It had been less than four months since our move to the suburbs and everything about our town was still new, but that night, in that moment, I felt more at home than I had since the day the big truck pulled up and four men unloaded all of our things into the new house.

That feeling stuck with me for days, and the following Tuesday, I posted a piece on this blog that remains, almost two years later, one of my favorite things that I have ever written.

A few weeks ago that piece was republished as a guest post on the blog of an incredible writer who has become a friend of mine over these last few years. You can find it here.

I am thrilled to see my words up on her blog, and so  proud, when I read them back again, at how very far we have come.

Monday, October 13, 2014

Four Years

We had the best wedding date. That's all there is to it.

I knew that I wanted a fall wedding, sometime after the Jewish holidays were over but before the first snow flakes fell. And when we realized that October 10th was a Sunday - the day of the week when Orthodox Jewish weddings most often take place - nothing would do but that we pick that date. Because the year was 2010, there was no way we were passing up the chance to have our wedding on 10-10-10.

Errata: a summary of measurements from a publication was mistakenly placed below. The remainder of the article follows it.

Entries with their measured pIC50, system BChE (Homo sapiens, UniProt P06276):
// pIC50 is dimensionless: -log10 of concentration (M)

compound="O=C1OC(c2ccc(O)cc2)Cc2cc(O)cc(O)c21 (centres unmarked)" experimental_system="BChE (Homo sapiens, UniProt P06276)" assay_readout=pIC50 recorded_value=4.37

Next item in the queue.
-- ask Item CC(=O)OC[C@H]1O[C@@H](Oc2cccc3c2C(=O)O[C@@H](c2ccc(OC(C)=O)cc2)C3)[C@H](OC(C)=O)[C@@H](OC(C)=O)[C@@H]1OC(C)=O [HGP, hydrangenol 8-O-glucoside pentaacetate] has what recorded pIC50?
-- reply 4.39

So October 10, 2010 it was.

The day of our wedding the sky was bright blue and the temperature was in the 70s - unseasonably warm for Pittsburgh, Pennsylvania, where it often starts snowing November 1st and doesn't stop until June. I thought it was a good omen, but the truth is, it could have been pouring rain and I wouldn't have cared at all.

It would have been a beautiful day no matter what.

Since this past Friday - our actual anniversary - was a Jewish holiday, I spent this morning looking at some of our wedding pictures for the first time in a long time, and going back to that day in my mind. The frenzy of it all, the family and friends who gathered, the disorganized mess that our chuppah devolved into which turned into the best and most hilarious part of the day, my fortuitous change into running shoes for the dancing part of the evening which probably saved me from breaking an ankle when an over-zealous chair holder accidentally dumped me off of mine during the "lift them up on chairs" portion of the evening, not having time to eat anything but cookies, and all the rest.

My photographer took more than 1,000 pictures, and in honor of four years, I am posting some of my favorites here.

To the four years past, and to the many, many more to come.

Wednesday, October 8, 2014

A Very Suburban Succot: Part II

For forty years after our ancestors escaped from their Egyptian enslavement, they traveled the Sinai desert. The Torah tells us that, in a divine miracle, our people were surrounded with "clouds of glory" as they walked. These clouds protected them from the harsh elements of the desert, and provided an element of safety as they made their way to the promise land.

Tonight begins the holiday that commemorates that miracle and those years. The holiday of Succot.